Originally published in SLAM 50

The lane opened wide like a ________, and Shawn Marion made his move. After a short college career that involved winning every junior college accolade imaginable at Vincennes University and a do-everything season at UNLV, the ________ Marion was selected 9th overall by the Suns in the ‘99 NBA Draft. Able to leap tall ________ in a single ________, the 6-7 Marion was everything that Jason Kidd had ever wanted in a running mate. A ________ dream come true.

But back to the matter at hand. As Marion rocketed down the lane like a ________ing ________, his ________ ‘fro blowing like a ________, Al Harrington made his ________ decision.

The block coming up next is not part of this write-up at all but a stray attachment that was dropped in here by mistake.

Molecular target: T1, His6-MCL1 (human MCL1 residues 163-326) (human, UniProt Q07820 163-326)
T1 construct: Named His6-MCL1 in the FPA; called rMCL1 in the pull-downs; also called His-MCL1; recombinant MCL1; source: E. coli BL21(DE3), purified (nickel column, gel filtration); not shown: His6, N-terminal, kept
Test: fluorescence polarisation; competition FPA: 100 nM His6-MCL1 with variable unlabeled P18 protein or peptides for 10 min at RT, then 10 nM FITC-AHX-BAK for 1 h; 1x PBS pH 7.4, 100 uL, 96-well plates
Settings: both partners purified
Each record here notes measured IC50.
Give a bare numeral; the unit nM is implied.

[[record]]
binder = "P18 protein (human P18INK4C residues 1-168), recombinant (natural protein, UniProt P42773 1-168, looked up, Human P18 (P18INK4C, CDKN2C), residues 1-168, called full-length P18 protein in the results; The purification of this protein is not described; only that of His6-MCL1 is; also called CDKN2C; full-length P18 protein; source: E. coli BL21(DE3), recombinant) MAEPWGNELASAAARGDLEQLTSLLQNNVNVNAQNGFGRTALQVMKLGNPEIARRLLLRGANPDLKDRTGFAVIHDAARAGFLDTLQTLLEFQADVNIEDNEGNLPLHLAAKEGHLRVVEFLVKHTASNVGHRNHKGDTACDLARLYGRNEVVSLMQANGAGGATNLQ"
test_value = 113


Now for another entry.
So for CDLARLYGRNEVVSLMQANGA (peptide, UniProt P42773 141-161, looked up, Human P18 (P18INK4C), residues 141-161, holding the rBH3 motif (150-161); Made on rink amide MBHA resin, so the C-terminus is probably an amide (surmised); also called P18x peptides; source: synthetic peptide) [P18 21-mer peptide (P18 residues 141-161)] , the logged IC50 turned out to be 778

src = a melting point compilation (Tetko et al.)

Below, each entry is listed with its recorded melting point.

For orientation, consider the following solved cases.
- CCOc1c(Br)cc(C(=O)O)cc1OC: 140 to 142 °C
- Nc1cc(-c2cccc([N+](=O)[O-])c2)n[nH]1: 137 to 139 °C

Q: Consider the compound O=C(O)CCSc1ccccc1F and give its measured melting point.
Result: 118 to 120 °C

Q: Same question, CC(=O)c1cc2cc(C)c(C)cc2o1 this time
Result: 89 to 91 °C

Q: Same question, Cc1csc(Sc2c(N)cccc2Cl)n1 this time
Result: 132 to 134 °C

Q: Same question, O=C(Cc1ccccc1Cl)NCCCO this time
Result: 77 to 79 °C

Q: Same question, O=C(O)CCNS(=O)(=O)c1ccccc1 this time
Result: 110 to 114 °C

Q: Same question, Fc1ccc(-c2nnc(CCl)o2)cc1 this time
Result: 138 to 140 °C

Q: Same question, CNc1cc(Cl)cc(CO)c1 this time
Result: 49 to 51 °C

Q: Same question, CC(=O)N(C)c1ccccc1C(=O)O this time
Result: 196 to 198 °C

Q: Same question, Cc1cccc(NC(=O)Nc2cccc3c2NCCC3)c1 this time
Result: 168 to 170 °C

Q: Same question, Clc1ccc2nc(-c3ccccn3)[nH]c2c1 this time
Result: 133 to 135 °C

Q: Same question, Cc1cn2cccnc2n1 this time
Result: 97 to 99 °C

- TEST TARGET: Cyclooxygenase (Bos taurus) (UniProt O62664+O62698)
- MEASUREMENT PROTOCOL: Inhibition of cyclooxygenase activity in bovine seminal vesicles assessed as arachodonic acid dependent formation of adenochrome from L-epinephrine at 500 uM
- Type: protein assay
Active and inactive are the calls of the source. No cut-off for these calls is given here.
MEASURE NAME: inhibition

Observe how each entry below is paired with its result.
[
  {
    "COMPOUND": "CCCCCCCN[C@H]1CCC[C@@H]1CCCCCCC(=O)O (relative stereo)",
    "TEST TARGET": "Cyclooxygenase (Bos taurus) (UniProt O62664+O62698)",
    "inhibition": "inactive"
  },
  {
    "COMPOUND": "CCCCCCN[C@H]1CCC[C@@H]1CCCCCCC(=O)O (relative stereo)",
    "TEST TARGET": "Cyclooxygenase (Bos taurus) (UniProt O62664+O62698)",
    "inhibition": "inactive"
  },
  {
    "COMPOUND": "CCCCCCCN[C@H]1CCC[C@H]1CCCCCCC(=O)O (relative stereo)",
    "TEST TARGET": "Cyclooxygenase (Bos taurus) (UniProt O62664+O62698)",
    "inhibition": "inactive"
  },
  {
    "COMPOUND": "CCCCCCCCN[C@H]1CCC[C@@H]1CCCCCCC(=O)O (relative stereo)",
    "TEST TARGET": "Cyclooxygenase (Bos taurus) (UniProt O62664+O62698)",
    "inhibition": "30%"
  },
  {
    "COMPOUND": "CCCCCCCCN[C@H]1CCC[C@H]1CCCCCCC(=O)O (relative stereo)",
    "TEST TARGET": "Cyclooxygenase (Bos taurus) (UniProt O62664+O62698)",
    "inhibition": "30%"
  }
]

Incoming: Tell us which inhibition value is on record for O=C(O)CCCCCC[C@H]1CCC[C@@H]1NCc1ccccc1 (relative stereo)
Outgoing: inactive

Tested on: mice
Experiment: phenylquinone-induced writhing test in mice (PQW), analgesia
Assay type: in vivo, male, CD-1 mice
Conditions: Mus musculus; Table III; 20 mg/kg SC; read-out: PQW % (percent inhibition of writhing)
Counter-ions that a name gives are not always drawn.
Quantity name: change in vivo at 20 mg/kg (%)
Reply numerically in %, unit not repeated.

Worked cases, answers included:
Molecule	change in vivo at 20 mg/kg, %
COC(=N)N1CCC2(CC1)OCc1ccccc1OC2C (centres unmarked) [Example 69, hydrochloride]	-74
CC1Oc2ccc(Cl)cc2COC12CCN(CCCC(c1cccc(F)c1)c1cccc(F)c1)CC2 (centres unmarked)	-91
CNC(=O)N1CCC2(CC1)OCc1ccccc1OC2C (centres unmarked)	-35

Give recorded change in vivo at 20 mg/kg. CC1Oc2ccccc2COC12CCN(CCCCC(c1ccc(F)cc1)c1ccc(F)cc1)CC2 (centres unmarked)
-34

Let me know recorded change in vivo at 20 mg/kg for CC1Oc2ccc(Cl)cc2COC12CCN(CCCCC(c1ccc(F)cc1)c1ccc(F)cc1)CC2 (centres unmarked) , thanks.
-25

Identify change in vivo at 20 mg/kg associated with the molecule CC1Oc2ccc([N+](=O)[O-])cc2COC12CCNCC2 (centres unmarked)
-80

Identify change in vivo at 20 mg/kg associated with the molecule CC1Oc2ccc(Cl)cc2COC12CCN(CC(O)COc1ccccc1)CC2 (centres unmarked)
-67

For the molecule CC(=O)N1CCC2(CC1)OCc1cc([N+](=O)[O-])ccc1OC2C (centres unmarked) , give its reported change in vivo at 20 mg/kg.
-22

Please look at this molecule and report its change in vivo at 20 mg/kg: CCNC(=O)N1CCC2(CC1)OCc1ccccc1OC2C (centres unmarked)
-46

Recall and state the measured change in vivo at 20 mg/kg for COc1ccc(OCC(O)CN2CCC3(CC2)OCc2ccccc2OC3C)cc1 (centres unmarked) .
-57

Harrington had been waiting for this moment his whole life—well, not to be ________ on like a ________—but to get some real playing time. An all-everything player at St. Patrick’s High in ________ Jersey, the 6-9 Harrington ________ chose to skip college to enter the ‘98 NBA Draft, where he was selected 25th overall by the Pacers. He also chose to step in the way of the ________ ________ wearing No. 31, a ________ choice at best.

So, Marion ________, Harrington in the way, Chris Dudley standing to one side ________ing his ________. Harrington stepped up, safely outside of the dotted circle, preparing to take the Battier. Except he forgot that Marion can jump like a ________ after a whole ________ of ________. Marion rose like a ________, left Harrington grounded, and posterized him like a ________ ________. Dudley ________. Kidd ________. Even Penny Hardaway ________ so hard, he put himself right back on the ________ list.

Bottom line: Marion finished with a career-high 27 points. The Suns won by eight. And Harrington? He got ________.

Russ Bengtson